U.S. natural gas futures on Friday slipped to a 10-month low on forecasts for warmer weather, yet the year’s hot-commodity was poised for its third consecutive annual rise as supply disruptions due to Russia-Ukraine war sent tremors across global gas markets. The contract has added about 20% so far in what has been tipped as the most volatile year for the commodity, having surpassed the $10 per million British thermal units (mmBtu) level for the first time in 14 years.
Prices halved since the, however, and are trading around $4.390/mmBtu, down 17 cents, or 3.8% as of 10:39 a.m. EDT, pressured by record high U.S. output and milder weather reducing demand for heating. The contract hit its lowest since March 1 and was on track for the worst quarterly loss in a year.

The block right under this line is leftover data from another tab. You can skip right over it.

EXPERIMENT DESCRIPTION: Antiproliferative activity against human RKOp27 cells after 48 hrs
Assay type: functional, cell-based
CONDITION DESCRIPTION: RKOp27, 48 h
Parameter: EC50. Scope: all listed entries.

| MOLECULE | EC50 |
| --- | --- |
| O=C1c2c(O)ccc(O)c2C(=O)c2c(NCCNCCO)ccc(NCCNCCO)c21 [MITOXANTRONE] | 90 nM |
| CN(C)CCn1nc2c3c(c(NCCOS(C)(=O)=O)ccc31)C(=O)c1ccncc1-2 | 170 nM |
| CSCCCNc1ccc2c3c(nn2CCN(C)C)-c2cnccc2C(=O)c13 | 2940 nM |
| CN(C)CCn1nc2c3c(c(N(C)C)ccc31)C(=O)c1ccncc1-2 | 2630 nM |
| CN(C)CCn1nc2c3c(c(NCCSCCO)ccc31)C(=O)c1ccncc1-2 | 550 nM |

“With warmer than normal weather ahead of us, I believe the draws for the next several weeks are going to be much lower than the five year average, especially for the first week of January,” said Zhen Zhu, managing consultant at C.H. Guernsey and Co in Oklahoma City, who expects prices to continue to be soft unless there is “some serious cold.”
Data provider Refinitiv estimated 345 heating degree days (HDDs) over the next two weeks in the lower 48 U.S. states. The normal is 440 HDDs for this time of year.
HDDs estimate demand to heat homes and businesses by measuring the number of degrees a day’s average temperature is below 65 degrees Fahrenheit (18 degrees Celsius).
Markets now keenly wait for the restart of long-shut Freeport LNG liquefied natural gas export plant in Texas, in the second half of January, pending regulatory approval.